Province pushes for wage freeze on non-teaching staff
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Hey there, time traveller!
This article was published 01/04/2021 (546 days ago), so information in it may no longer be current.
Citing budget restraints amidst the COVID-19 pandemic, the province has asked school boards to participate in an “all-hands-on-deck” approach across the public sector to minimize the deficit by negotiating a two-year wage freeze with non-teaching staff.
On Thursday, the Manitoba PC caucus published a letter outlining a new bargaining mandate for boards who negotiate with approximately 80 unions which represent educational assistants, custodians, bus drivers and other school employees across the province.
The letter, signed by Education Minister Cliff Cullen and Finance Minister Scott Fielding, was sent to school board chairs and superintendents, with employee bargaining agents copied, earlier this week.
The province has proposed divisions negotiate new “four-year renewal cycle” agreements, consisting of a wage freeze for the first two years, followed by a 0.75 per cent bump, and a one per cent increase in the final year.
The terms mirror the contents of Bill 28, legislation that sought to freeze public-sector worker wages, which was struck down in a court last year. The Pallister government is currently appealing the ruling.
“The surrounding context is critical,” states the letter, “On behalf of all Manitobans, government continues to address the unprecedented challenges caused by the COVID-19 global pandemic.”
The letter also states the mandate should assist with ongoing budgetary processes in school divisions and enable additional transition planning, as part of the newly-announced education reforms.
NDP Leader Wab Kinew questioned the timing of the letter — amidst a pandemic during which support staff have stepped up to both keep schools safe and struggling students learning — during a scrum Thursday.
“To me, it shows that what Bill 64 and this education reform is going to be all about is just cutting costs, not actually helping kids in the classroom,” Kinew told reporters at the Manitoba legislature.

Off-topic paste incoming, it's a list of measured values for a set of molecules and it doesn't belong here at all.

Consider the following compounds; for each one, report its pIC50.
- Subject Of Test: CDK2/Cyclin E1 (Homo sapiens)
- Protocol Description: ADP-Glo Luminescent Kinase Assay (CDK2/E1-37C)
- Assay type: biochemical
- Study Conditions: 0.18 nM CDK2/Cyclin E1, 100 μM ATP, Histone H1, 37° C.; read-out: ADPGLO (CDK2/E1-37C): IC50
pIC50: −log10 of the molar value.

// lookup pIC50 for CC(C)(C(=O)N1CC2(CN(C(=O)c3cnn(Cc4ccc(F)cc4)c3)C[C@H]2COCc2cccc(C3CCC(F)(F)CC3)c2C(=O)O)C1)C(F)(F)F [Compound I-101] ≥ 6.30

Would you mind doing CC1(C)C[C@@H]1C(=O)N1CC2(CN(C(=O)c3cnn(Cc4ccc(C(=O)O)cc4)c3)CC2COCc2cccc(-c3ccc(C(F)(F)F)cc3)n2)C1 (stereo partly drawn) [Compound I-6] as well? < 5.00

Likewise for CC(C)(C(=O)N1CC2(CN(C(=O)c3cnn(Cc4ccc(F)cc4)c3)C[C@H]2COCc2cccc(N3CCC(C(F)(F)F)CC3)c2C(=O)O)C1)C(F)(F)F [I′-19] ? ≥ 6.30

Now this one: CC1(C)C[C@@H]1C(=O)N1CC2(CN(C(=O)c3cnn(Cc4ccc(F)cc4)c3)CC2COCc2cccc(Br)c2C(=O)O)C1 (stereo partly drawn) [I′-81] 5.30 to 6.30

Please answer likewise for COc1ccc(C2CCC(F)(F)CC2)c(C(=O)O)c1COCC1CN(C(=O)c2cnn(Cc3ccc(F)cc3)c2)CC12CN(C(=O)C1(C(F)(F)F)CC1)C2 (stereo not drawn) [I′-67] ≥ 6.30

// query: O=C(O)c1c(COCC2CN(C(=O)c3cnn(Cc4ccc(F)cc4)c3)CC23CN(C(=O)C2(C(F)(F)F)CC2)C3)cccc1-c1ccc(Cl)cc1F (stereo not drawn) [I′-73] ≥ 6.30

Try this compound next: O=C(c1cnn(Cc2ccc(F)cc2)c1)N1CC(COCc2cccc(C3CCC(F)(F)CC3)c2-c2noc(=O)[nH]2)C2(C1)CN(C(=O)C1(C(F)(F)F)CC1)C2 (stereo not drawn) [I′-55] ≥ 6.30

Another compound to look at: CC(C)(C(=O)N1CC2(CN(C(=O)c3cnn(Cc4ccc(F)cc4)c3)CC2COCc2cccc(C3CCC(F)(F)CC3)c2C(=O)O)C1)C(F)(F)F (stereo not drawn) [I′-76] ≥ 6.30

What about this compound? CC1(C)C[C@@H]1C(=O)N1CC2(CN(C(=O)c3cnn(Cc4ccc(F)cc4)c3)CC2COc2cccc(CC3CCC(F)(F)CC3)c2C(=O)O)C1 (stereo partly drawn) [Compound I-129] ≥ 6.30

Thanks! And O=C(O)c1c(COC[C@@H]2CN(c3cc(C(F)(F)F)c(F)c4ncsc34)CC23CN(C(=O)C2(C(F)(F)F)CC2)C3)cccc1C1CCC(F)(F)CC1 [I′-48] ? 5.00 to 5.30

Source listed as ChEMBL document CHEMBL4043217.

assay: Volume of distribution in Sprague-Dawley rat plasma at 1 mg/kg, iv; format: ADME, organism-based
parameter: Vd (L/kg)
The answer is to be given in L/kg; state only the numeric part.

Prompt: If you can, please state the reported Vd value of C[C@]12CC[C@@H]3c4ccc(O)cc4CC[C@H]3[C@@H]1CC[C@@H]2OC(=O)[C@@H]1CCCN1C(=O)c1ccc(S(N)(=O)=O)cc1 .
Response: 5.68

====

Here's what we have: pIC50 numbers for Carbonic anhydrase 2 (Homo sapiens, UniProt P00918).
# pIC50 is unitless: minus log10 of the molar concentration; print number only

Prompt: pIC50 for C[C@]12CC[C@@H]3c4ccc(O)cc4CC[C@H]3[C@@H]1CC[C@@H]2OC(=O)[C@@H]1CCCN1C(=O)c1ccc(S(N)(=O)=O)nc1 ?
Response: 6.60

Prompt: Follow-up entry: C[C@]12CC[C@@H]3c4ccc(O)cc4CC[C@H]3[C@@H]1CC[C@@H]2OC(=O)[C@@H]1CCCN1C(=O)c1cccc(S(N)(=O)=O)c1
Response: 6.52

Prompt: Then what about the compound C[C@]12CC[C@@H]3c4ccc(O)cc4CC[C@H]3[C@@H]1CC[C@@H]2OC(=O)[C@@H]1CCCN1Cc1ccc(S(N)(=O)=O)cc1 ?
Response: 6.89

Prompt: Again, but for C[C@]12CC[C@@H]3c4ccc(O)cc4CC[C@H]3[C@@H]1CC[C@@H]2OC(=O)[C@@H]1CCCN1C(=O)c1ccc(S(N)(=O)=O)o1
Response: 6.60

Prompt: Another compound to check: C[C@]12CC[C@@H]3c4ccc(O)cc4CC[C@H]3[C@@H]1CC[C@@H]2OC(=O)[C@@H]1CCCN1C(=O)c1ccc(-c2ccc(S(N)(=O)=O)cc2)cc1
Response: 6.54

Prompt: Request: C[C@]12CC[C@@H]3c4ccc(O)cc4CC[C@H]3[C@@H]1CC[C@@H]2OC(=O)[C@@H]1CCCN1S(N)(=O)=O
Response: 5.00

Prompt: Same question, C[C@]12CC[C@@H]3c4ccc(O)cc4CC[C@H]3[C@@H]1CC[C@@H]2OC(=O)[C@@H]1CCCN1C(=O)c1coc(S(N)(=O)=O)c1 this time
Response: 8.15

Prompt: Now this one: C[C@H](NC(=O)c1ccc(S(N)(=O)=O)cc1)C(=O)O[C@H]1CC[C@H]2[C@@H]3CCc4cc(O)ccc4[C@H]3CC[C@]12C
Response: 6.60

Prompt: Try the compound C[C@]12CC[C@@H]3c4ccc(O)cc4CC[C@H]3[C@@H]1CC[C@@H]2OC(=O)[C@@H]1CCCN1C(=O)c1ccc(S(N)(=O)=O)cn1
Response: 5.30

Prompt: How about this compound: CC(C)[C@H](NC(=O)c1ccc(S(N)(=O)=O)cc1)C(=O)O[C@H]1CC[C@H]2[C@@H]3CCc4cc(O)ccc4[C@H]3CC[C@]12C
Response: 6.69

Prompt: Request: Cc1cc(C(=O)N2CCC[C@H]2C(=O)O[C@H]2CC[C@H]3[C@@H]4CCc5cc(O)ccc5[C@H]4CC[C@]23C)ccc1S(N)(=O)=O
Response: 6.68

A spokeswoman for bus drivers in the Winnipeg School Division echoed those sentiments.
“We’re not impressed,” said Bea Bruske, secretary-treasurer of UFCW Local 832, which represents nearly 100 drivers.
Given the terms are the same as Bill 28 — terms bus drivers fought during a strike earlier in the school year, Bruske said the province is using the pandemic as an excuse to “ram (them) through.”
It remains unclear what exactly the bargaining process will look like for non-teaching employees when English boards are replaced with a centralized education authority in summer 2022. The Manitoba Teachers’ Society will represent all teachers in collective bargaining with the province when that happens.
“There’s more questions than answers and I think doing this during a pandemic is completely reckless and it’s not taking the needs of the students and parents and workers, quite frankly, into consideration at all,” Bruske added.
MTS president James Bedford said in a statement Thursday the latest mandate letter amounts to further “government interference and intimidation.”
Larry Kusch didn’t know what he wanted to do with his life until he attended a high school newspaper editor’s workshop in Regina in the summer of 1969 and listened to a university student speak glowingly about the journalism program at Carleton University in Ottawa.
Maggie Macintosh reports on education for the Winnipeg Free Press. Funding for the Free Press education reporter comes from the Government of Canada through the Local Journalism Initiative.